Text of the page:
Table of Contents
Breast Pumps, bedtime routines, and your baby’s developing sensory system. Let’s also talk about sex! Week 9 is where you start to get a hang of things!
Your baby's ninth week after birth
When compared to anything before, 9-Week-Old Baby growth spurt will be quite substantial. Considering how they have completely developed their hearing, your baby might start noticing the subtle differences between different sounds. They will react to these sounds, for instance, try playing their favorite song and they will kick their legs animatedly. During this time, your little one might also experiment with their grip making it the best time to give them a rattle. Your baby starts developing better hand-eye coordination. Although their coordination is still in the initial stages, it’s better than before.
Your 9-week-old baby's development and physical growth
Here’s what’s happening with your baby and in their body in terms of their physical development in the ninth week after birth.
1. Your baby’s weight:
- n average, a 9-week-old baby should weigh 11.3 pounds, if you have a baby girl. Whereas the average weight of a baby boy should be around 12.3 pounds.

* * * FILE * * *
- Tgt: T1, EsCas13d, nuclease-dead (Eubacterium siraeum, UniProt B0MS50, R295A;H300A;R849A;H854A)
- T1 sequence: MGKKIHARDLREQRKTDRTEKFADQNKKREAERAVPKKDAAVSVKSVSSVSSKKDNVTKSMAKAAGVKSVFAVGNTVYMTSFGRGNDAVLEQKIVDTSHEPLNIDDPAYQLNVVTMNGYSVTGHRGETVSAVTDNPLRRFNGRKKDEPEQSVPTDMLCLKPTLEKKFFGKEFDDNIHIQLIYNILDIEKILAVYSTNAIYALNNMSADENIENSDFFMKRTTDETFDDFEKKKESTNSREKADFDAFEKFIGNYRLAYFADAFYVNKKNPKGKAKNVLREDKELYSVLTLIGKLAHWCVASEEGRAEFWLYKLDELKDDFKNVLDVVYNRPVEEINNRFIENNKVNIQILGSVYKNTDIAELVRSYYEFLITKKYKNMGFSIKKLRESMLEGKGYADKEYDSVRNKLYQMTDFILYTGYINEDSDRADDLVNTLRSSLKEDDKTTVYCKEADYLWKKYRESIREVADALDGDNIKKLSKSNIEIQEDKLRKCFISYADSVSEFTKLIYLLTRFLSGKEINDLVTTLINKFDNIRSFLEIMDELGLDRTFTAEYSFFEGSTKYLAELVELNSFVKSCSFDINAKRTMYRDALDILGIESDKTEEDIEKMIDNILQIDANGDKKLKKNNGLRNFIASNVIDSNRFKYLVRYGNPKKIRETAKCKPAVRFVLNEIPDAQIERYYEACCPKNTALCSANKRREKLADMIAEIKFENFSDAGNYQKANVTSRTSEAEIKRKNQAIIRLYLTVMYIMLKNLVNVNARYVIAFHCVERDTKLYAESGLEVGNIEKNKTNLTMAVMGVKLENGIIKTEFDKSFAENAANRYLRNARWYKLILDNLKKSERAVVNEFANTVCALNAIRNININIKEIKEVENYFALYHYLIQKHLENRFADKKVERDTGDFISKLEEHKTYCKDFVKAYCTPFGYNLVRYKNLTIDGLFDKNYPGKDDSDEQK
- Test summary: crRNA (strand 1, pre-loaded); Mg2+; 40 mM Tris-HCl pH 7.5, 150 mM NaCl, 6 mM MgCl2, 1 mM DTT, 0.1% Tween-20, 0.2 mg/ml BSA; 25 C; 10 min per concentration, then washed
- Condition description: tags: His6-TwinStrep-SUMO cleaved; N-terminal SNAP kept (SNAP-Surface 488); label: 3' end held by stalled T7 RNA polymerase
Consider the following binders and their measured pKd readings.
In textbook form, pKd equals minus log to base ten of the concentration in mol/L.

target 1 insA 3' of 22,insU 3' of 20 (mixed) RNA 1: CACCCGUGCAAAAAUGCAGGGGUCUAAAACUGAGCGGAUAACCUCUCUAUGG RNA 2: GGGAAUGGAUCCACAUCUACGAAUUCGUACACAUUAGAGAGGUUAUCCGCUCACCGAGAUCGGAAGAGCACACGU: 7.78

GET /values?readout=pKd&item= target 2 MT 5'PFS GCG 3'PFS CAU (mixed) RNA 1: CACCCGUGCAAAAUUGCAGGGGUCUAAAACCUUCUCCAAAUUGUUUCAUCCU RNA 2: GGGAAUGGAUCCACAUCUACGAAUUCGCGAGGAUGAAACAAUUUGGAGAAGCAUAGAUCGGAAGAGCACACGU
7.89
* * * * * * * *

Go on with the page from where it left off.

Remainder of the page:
- Moreover, a 9-week old baby will gain around a kilo to a kilo in weight. This is half more than what it was since their birth. You can look forward to this healthy milestone.
2. Your baby’s sleep:
- By the ninth week, your baby (and you) might be able to sleep for six or more hours during the night. However, you can expect some relapse.
- Try to help your little one by keeping up a bedtime routine. Every night put your little one to sleep at the same time and stick to the same pre-bed activities.
- The pre-bed activities can include a warm bath and a bedtime story or lullaby before you tuck them in.
- Your baby is also better equipped to soothe themselves back to sleep.
- Usually, when babies are this old, they get used to those dummy nipples. If it falls off during their nap, they might fail to sleep properly.